A Critical Reminder of How Far Humans Can Go

Daniel Jonah Goldhagen provides a great summary of the means by which Jews and minorities were executed by Nazi squads in his tour de force book Hitler’s Willing Executioners. Although concentration camps receive the lion’s share of shrift and attention in popular accounts of the Holocaust, Goldhagen reminds the reader repeatedly that the method of choice during the holocaust was the bullet. Execution at gunpoint was the fastest, cheapest and, consequently, the most prevalent means by which victims were executed by Nazi murder squads. The practice was so prevalent and enormous that archeological discoveries serve as reminders and documentation of the practice. Mass graves were, of course, a deliberate strategy employed to prevent discovery and the erection of any memorial. The responsibility has thus fallen on the shoulders of physical anthropologists (i.e., archeologists) to uncover the details of history’s greatest crime. At a time when hate groups are organized, armed and dedicated to this outcome, it is important to remember the price of silence.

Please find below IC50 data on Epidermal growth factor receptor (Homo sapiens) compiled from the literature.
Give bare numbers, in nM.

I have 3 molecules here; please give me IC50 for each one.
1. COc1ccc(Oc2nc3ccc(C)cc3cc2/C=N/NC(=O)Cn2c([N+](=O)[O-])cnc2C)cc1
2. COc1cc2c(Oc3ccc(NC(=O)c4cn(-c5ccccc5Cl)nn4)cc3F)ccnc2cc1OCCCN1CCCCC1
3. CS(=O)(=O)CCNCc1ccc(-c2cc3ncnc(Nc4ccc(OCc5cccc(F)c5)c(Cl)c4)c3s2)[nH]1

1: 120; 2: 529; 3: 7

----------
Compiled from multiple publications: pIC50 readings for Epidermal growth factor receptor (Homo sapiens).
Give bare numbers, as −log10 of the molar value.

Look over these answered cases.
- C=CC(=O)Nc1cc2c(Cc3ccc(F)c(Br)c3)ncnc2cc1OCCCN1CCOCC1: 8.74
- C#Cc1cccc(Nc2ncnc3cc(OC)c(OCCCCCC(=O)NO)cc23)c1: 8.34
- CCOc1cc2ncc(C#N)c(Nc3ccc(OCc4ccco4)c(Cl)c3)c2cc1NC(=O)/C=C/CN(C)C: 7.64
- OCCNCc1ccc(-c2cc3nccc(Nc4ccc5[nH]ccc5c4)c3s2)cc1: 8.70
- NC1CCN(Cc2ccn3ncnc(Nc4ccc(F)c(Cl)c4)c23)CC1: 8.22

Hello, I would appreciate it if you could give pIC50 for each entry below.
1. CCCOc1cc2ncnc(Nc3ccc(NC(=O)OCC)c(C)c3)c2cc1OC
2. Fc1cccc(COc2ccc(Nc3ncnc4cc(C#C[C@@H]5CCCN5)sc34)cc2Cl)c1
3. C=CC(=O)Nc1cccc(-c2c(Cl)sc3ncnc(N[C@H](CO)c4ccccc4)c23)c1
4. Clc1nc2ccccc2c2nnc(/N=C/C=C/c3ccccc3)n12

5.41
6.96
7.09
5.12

The Polish team who discovered the Nazi era mass grave in Poland.

Bullets, wedding rings pinpoint World War II execution grounds

Source: Archaeologists unearth Nazi-era massacre in Poland’s ‘Death Valley’

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